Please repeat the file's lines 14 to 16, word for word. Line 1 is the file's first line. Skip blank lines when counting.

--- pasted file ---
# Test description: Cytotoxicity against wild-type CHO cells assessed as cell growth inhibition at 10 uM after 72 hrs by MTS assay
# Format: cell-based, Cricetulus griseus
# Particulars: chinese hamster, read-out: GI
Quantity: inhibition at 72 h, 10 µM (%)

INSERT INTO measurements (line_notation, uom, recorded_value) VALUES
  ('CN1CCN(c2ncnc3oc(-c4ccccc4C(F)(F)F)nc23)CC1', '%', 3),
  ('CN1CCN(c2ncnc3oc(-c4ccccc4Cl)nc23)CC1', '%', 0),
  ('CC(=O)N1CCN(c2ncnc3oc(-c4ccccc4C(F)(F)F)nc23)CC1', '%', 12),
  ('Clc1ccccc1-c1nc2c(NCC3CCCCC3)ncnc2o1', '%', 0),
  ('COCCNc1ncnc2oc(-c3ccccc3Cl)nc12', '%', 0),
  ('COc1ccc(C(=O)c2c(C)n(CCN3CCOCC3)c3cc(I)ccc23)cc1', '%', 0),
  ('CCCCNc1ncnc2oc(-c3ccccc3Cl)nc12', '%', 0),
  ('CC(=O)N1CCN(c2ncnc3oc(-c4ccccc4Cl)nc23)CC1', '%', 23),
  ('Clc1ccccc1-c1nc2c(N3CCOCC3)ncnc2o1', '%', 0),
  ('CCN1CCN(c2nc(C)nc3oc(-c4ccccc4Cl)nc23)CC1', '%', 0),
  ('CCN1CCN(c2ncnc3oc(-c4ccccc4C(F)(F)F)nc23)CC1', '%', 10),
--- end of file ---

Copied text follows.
  ('Clc1ccccc1-c1nc2c(N3CCOCC3)ncnc2o1', '%', 0),
  ('CCN1CCN(c2nc(C)nc3oc(-c4ccccc4Cl)nc23)CC1', '%', 0),
  ('CCN1CCN(c2ncnc3oc(-c4ccccc4C(F)(F)F)nc23)CC1', '%', 10),